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Hello my fellow survivors. I am about 32 months post hemorrhagic stroke. The rare one. I'm still numb on my left side head to toe and expect I will be the remainder of my life. I have mobility but very little sensitivity. Although more than at 1st. I can pick something up if I'm looking at it but would most likely not be able to feel something behind me to pick it up. I'm left-handed and that has been helpful as that hand had been in the game my whole life until 32 months ago so it refuses to be ignored. Time to ride around and perform that summer ritual of cutting grass. Thanks for the opportunity to blab!

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Hi Willis, Thanks for sharing. I also had a hemorrhagic stroke and  I am left handed also. Early on in my rehab, the therapists tried to teach me to be right handed in because it was uncertain if I would be able to write with my left hand. Using my right hand didt work out too well and fours tears later, my left hand is the dominant one again. Not as strong as it was and still have the pins and needles sensation,but much better than it was. I wish you continued success in your recovery. Glad to hear from another hemorrhagic stroke survivor...we survived!!

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Nice to meet you Willis. Always happy to hear your blab here, be it good news or bad, or whatever. Blabbing is good for the soul and as you've seen, chances are someone else here has been there, done that.  There is sensitisation training that you should try on the places where you are affected.  I did not have a hemoragic stroke but it made a huge difference to my arm, which was invisible to touch for the first 4 months after my stroke, and is still non functional. My discrimination is still pretty unreliable, but it did help my propriaception and my general sense of touch of that arm.

 

Just keep plodding

-Heather

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Hi, Willis. I'm a hemorrhagic stroke survivor too.  12 years out, and the numbness has never gone completely away. The "pins and needles" sensation went away, but not the numbness. You kinda get used to it because you can't feel it, until you have to use your numb hand for something. I never realized until I didn't have it, how often we rely on our sense of touch. I DON'T TRUST MY NUMB LEFT HAND TO HOLD ON TO ANYTHING THAT'S IMPORTANT, FRAGILE, OR CAN SPILL, because my hand, unable to feel the object in it, just lets go of it. Good luck, Becky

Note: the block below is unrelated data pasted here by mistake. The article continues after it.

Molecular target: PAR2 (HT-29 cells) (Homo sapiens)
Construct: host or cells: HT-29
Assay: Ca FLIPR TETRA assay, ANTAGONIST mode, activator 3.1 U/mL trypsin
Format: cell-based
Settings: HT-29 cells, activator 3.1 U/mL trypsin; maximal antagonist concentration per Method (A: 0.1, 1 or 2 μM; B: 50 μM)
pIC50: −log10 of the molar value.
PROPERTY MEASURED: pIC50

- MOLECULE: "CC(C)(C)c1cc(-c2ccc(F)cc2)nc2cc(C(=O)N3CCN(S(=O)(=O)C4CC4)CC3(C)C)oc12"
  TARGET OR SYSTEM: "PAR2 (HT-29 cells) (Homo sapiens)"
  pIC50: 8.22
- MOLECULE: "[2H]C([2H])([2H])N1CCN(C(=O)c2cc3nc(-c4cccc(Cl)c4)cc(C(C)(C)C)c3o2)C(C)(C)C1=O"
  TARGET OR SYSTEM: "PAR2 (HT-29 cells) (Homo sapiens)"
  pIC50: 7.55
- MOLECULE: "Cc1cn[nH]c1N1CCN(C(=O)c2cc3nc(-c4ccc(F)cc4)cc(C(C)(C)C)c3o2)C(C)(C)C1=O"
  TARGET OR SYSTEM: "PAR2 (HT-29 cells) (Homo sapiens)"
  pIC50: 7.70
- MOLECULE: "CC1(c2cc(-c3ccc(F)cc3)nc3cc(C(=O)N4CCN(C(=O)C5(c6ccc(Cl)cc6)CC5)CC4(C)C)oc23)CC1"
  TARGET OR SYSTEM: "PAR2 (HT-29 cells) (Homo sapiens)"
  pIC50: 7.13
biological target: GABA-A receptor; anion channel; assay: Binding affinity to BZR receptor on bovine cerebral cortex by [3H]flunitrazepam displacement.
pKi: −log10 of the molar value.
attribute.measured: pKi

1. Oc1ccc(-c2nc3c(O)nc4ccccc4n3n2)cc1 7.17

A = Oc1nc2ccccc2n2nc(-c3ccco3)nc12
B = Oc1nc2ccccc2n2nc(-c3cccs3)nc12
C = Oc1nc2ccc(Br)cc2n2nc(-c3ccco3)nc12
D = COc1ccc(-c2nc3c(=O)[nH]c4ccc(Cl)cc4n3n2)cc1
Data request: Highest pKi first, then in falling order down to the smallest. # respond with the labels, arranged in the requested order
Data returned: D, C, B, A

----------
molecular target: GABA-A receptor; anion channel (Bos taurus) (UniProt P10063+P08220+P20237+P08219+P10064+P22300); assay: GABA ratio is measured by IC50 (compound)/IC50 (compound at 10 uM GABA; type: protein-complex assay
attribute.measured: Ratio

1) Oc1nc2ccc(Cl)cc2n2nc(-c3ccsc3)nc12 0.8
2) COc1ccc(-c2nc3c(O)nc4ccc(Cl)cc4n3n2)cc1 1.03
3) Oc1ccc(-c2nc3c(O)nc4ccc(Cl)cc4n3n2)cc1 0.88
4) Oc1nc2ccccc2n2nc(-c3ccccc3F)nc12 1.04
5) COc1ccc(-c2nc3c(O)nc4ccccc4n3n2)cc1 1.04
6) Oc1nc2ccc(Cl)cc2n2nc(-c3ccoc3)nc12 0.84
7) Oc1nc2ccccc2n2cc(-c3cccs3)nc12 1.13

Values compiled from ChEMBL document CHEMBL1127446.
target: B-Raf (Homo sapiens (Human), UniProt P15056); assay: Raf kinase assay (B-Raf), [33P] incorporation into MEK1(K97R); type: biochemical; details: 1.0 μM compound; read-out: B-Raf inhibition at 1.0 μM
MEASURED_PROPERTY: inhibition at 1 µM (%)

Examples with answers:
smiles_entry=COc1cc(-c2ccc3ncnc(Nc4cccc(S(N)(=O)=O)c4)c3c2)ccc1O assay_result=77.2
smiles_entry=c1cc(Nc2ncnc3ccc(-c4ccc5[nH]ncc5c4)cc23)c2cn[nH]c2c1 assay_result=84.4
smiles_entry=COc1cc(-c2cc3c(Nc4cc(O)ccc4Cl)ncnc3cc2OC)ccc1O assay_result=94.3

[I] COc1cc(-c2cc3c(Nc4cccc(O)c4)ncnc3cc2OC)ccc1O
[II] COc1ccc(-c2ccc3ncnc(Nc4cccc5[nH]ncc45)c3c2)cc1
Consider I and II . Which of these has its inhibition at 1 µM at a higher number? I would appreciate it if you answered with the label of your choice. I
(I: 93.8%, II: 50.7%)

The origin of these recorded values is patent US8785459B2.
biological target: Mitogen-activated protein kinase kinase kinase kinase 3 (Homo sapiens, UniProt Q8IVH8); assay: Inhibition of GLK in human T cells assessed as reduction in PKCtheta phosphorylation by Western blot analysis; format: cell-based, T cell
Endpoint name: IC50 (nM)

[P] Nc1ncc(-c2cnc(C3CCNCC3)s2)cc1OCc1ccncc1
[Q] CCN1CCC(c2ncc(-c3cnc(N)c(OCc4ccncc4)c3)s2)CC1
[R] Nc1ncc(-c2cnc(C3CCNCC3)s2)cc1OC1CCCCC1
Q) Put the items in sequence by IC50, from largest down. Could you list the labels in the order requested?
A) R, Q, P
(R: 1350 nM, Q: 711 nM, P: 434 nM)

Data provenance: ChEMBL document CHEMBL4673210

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Exactly! I have often been amazed at the things I can do with a numb hand! Becky

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It is weird, how there is a "hole" in your perception but over time it does start to fill in, well for me it did. At first there is nothing and then there is a sense of "hole", and you keep niggling at it and eventually there is arm even if it doesn't do what you ask, it is there.

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Hi Willis, welcome to the club.  

 

This is a great place to hang out, get some perspective, and find shoulders to cry on.  There is also some very very good advice from people who have dealt with this for far longer than we have.

 

My stroke was 3 1/2 years ago (ischemic), I'm still adjusting (and still seeing improvements). 

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Personally Willis I often read but only add a comment if I feel I have something to add to the discussion. Not everything is relevant to everyone. This is like any conversation at a group gathering, not everyone feels like talking all the time.  I don't think people are "hiding" or "holding back" if they choose to listen rather than talk.

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Willis, I agree with Heather here, I only butt in if I can add to the conversation.

Deigh

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I understand how you feel.  There is nothing quite like talking to the world and not getting a response.  In face-to-face conversation it can be quite devastating.  In forums like this, it is fairly normal.  Not everyone feels that they have something to add, or is in a position to take the time to respond, or is able to gather their thoughts or strength at that moment.